This is how we do it

The concept of the 12th National Black Business Month is so very, very simple.  For a whole month, figure out how to find and support an African-American in business and take some other folks with you.  Atlanta Mayor Kasim Reed demonstrates on the opening night of Straight Outta Compton with Ludacris, director F. Gary Gray, Will Power and Usher.  So you've got 15 more days to follow this lesson.  31Ways31Days every day at blackbusinessmonth.com

 
 

Hair liberator

Diishan Imira has freed more than 20,000 black hair dressers from the tyranny of purchasing hair extensions from distributors who gave them nothing back.  Mayvenn also has been a pioneer for gaining $10 million in venture capital from Silicon Valley for a product geared to African-American consumers.  The beauty shops make a percentage from the online hair sales, boosting their income.  It's an example of what can happen when capital is matched with talent and drive by black businesses.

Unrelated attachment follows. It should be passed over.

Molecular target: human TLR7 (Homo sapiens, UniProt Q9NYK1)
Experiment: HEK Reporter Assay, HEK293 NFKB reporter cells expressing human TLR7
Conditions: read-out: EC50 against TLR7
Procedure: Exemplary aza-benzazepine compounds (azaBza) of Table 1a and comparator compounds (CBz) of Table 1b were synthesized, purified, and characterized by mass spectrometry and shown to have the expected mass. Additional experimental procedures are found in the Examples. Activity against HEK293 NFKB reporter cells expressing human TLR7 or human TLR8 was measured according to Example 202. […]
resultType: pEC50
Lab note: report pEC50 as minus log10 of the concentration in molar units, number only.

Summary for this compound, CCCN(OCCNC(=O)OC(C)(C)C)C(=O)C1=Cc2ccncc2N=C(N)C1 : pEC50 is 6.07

Working with nature

Biotech-Aug. 11

George Washington Carver made bioengineering a practical reality in homes and communities globally. Companies like Amarantus BioScience Holdings, Aphios and the Auguste Bioengineering Lab at City University of New York are continuing the legacy.

Kenneth Frazier, CEO of Merck, one of the five largest pharmaceutical firms globally.

 
 

Job Rebound not shared by African-American veterans